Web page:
We recognize that to truly enable caregiving among men, we must address the rigid gender norms that create barriers to nurturing behaviors, but we must also address the policy, practice and structural barriers that reinforce the idea that caregiving is women’s work. This means everything from ensuring that paid family leave policies are inclusive (emphasis on inclusive! We want to make nurturing available for all working dads—not just dads in high wage positions) of dads to ensuring the presence of changing tables in all restrooms. There are roles for men at every stage in this progression—from modeling nurturing parenting behaviors to advocating for inclusive leave policies at the state house and in the workplace.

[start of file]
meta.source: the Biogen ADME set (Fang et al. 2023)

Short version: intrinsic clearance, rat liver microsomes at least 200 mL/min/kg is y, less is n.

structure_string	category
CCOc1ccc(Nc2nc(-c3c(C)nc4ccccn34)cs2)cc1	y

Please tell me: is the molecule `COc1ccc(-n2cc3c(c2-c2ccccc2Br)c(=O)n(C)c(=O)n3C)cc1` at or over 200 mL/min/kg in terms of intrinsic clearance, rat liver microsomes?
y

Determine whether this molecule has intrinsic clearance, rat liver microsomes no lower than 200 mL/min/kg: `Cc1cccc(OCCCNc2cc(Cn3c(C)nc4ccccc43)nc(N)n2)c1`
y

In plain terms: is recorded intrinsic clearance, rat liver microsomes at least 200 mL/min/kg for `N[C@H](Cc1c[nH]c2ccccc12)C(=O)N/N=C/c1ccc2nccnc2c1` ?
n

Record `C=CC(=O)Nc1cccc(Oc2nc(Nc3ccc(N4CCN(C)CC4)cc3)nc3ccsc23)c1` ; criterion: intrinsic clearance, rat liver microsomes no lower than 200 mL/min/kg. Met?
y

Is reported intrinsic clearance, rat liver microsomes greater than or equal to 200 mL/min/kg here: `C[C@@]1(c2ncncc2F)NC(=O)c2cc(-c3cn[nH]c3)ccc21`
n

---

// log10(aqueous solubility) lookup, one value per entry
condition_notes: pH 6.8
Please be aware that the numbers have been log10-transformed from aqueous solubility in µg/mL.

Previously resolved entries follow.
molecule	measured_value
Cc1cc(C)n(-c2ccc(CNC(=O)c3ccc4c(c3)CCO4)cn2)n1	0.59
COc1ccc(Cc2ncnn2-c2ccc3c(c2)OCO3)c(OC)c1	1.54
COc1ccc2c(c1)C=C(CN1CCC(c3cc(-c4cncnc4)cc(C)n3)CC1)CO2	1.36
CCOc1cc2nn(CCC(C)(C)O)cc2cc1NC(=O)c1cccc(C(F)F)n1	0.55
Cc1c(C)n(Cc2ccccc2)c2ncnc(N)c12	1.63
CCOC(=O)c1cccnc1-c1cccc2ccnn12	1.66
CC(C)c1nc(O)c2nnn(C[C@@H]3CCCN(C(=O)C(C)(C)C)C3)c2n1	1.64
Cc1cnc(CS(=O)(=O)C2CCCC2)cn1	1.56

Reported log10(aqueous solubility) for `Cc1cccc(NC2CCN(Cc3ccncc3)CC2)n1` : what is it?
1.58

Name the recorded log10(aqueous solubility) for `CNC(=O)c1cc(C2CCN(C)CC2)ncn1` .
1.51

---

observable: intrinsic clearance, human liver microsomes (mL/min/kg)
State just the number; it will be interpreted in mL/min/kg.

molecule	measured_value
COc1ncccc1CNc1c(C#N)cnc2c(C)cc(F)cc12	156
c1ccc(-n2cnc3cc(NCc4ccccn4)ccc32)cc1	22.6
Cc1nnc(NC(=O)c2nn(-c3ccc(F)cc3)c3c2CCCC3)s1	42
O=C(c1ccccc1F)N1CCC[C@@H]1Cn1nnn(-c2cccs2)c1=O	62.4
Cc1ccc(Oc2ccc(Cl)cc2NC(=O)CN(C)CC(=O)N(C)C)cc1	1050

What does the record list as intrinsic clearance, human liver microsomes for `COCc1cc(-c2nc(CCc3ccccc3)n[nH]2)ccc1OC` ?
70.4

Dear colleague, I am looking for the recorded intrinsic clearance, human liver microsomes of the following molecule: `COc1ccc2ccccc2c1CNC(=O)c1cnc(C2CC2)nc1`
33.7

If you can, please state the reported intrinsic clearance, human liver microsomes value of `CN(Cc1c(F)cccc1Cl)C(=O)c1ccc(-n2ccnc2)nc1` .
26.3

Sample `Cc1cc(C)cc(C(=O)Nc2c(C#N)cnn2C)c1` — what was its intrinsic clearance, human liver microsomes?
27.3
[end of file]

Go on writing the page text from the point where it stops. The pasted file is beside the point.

What’s next?

Birth is a great place to start engaging men through the promotion of protective factors within their families, but to increase the reach of nurturing behaviors and to normalize those behaviors among men, we know that we have to create additional opportunities for men to contribute to protective factors in their communities. To identify priority areas for action, ICADV asked high school students involved in violence prevention groups around Indiana to tell us what they need to feel safe, stable and nurtured in their communities. A few of the things that young people in Indiana told us were:

  • They want to feel connected—to their families and to their friends;